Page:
And we’re back! I hope you enjoyed your final weeks of summer. Today on Museum Bites we’re continuing our tour through the Great Lakes freighter, Valley Camp with a look at sailing slang. These colorful phrases add a dash of spice to our banter and went viral long before we had emojis and memes to express our state of mind. Join me for a brief look at a few expressions linked to our seafaring past. We begin with the sweet life…
Sweet Life: Our first colorful phrase, life of Reilly (aka Riley) means living an easy, carefree, often luxurious life. For sailors, the life of Reilly meant liberty came early, reveille came late, and “good chow” and smooth sailing were savored throughout.
The expression first appeared in the early 1900s and was popular among American troops during World War I. It resurfaced in the 1940s when World War II soldiers and sailors wrote letters to family and friends waxing on about their desire to one day live the life of Reilly. And the phrase went viral. The Life of Reilly (or Riley), was the title of a Broadway play (1942), radio show (1944-1951), movie (1949), and not one, but two sitcoms (1949-1950 & 1953-1958). All were comedies featuring madcap tales about living the good life. The radio show and television sitcom, Life of Riley featured skits about lovable doofus Charlie Riley and his saccharine-sweet family. Sink your teeth into this quintessential 1950s sitcom by clicking on this Life of Riley (1953-1958) link courtesy of YouTube.
Wild & Weighty Abandon: The term loose cannon is a colorful phrase used to describe someone who is unpredictable and rash. Warships as far back as the 17th century used cannons mounted on wheels for defense. Lashed in place with rope, these weighty guns sometimes broke free of their restraints. A loose cannon careening around on a rolling deck was a swift and sure way to snap everybody to attention.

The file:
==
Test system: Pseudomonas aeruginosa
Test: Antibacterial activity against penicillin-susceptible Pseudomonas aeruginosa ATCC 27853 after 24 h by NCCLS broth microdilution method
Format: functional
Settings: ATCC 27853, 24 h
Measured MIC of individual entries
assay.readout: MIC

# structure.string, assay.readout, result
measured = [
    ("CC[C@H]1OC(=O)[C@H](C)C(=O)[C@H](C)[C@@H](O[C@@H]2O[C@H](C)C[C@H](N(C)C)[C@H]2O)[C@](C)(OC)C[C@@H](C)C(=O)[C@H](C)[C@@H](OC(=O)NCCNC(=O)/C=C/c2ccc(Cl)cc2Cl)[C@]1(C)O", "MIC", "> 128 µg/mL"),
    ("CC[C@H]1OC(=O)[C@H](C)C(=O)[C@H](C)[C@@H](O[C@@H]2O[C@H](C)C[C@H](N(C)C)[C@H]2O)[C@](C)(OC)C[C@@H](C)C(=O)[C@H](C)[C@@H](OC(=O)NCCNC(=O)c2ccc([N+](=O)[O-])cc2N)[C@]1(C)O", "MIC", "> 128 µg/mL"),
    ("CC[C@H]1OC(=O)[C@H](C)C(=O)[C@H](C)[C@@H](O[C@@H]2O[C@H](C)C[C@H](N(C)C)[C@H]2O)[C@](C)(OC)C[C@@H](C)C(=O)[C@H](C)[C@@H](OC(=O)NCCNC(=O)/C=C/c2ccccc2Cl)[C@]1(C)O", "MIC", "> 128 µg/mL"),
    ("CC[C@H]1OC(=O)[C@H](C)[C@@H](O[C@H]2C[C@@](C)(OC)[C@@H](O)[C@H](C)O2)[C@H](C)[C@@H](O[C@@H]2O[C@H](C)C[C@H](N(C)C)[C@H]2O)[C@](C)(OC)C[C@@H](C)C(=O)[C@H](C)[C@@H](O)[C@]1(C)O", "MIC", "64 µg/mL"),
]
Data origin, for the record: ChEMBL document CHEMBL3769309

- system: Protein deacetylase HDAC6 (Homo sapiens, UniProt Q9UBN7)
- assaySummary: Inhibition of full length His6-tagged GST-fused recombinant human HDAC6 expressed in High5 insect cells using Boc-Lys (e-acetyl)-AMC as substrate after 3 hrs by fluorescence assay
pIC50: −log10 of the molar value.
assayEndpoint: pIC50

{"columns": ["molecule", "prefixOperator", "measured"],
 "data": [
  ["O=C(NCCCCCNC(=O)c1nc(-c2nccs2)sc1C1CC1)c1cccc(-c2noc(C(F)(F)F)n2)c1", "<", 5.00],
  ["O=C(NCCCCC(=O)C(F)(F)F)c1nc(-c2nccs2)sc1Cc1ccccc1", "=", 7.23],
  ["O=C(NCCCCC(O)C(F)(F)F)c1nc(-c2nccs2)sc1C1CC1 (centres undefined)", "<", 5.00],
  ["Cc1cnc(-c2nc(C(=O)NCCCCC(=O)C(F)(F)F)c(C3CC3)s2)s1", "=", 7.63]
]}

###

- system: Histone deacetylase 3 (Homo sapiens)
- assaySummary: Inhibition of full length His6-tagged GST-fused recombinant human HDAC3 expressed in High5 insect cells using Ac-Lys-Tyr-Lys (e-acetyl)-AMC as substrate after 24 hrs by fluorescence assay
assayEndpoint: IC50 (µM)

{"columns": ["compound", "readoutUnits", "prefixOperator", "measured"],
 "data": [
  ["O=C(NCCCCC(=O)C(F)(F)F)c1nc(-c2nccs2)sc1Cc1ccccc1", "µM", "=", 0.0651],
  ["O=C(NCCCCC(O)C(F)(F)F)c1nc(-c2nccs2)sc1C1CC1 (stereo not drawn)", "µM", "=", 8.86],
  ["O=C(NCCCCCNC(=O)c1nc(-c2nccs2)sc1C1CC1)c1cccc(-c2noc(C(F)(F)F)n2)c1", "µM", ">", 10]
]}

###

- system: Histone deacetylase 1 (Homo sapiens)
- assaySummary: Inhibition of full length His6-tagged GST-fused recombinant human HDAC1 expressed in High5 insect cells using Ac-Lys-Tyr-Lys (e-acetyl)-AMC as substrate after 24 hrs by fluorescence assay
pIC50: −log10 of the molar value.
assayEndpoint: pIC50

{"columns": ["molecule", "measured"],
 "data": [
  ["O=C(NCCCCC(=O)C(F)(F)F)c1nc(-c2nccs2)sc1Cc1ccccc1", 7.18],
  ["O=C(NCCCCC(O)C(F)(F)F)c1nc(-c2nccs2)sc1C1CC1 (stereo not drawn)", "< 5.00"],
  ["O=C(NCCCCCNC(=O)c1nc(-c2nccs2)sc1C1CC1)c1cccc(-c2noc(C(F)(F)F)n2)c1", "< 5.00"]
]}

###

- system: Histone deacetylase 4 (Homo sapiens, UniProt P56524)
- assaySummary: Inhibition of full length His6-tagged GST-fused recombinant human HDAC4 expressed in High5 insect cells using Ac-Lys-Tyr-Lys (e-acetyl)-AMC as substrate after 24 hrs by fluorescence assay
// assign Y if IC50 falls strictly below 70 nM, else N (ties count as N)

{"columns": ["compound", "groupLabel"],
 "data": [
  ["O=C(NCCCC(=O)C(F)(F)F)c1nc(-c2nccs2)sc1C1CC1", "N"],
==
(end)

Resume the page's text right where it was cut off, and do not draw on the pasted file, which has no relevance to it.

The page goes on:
A cannon that breaks loose from its fastenings is suddenly transformed into a supernatural beast…The mad mass leaps like a panther; it has the weight of an elephant, the agility of a mouse, the obstinacy of the axe…The dreadful cannon rushes about, advances, recedes, strikes to right and to left, flies here and there, baffles their attempts at capture, sweeps away obstacles, crushing men like flies.
– Excerpt from Ninety-Three (1874) by Victor Hugo (1802-1885)
Teddy Roosevelt (1858-1919) first used the expression loose cannon to describe himself. While discussing his post-presidential political life with his good friend, William Allen White (1868-1944), he lamented…
I don’t want to be the old cannon loose on the deck in the storm.
Today, the phrase loose cannon is used to describe a volatile person or personality type, and is often used to denigrate one’s political opponents. Brace yourself for a slew of loose-cannon talk in the run-up to our next election.
Monkeying Around: Our final phrase is the most colorful of the lot. Freeze the balls off a brass monkey (aka brass monkey weather), means it’s pretty damn cold outside. There is a common misconception this expression originated with cannonballs that were held in place by a brass tray. When the temperature dropped the brass would contract and cause the cannonballs to roll around on deck.
However, linguists claim the phrase is just a playful expression used to describe frigid weather. It was also preceded by the saying freeze the tail off a brass monkey. It’s not clear who came up with this colorful phrase, but it paints a vivid picture and gets the point across. Put on a coat cause it’s cold enough to freeze the balls off a brass monkey!
That wraps up our look at colorful sailor slang. Next week we’ll wrap up our tour of the mighty Valley Camp with a look at artifacts from the Edmund Fitzgerald. Until then, have a wonderful week!
Cover photo by Michael Schwarzenberger, courtesy of Pixabay.